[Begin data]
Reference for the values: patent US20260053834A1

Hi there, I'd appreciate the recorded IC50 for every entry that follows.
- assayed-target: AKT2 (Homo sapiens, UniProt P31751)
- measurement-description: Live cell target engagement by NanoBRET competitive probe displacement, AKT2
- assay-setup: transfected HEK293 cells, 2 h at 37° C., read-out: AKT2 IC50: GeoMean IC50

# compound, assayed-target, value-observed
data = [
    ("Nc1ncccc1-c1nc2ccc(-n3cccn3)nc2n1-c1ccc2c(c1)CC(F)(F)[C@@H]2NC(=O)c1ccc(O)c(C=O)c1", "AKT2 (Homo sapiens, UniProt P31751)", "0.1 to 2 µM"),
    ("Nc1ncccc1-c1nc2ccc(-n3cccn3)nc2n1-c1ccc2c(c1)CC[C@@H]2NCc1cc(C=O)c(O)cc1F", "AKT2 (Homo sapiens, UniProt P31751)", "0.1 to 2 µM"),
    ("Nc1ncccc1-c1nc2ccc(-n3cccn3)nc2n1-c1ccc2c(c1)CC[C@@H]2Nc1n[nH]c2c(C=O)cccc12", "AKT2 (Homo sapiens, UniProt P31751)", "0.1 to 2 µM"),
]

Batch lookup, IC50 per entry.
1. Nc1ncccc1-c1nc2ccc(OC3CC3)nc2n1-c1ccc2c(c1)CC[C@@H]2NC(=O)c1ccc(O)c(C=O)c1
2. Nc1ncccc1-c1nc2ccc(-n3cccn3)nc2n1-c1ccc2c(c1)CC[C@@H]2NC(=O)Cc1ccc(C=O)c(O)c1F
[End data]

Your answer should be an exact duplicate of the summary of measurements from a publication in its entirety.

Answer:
Reference for the values: patent US20260053834A1

Hi there, I'd appreciate the recorded IC50 for every entry that follows.
- assayed-target: AKT2 (Homo sapiens, UniProt P31751)
- measurement-description: Live cell target engagement by NanoBRET competitive probe displacement, AKT2
- assay-setup: transfected HEK293 cells, 2 h at 37° C., read-out: AKT2 IC50: GeoMean IC50

# compound, assayed-target, value-observed
data = [
    ("Nc1ncccc1-c1nc2ccc(-n3cccn3)nc2n1-c1ccc2c(c1)CC(F)(F)[C@@H]2NC(=O)c1ccc(O)c(C=O)c1", "AKT2 (Homo sapiens, UniProt P31751)", "0.1 to 2 µM"),
    ("Nc1ncccc1-c1nc2ccc(-n3cccn3)nc2n1-c1ccc2c(c1)CC[C@@H]2NCc1cc(C=O)c(O)cc1F", "AKT2 (Homo sapiens, UniProt P31751)", "0.1 to 2 µM"),
    ("Nc1ncccc1-c1nc2ccc(-n3cccn3)nc2n1-c1ccc2c(c1)CC[C@@H]2Nc1n[nH]c2c(C=O)cccc12", "AKT2 (Homo sapiens, UniProt P31751)", "0.1 to 2 µM"),
]

Batch lookup, IC50 per entry.
1. Nc1ncccc1-c1nc2ccc(OC3CC3)nc2n1-c1ccc2c(c1)CC[C@@H]2NC(=O)c1ccc(O)c(C=O)c1
2. Nc1ncccc1-c1nc2ccc(-n3cccn3)nc2n1-c1ccc2c(c1)CC[C@@H]2NC(=O)Cc1ccc(C=O)c(O)c1F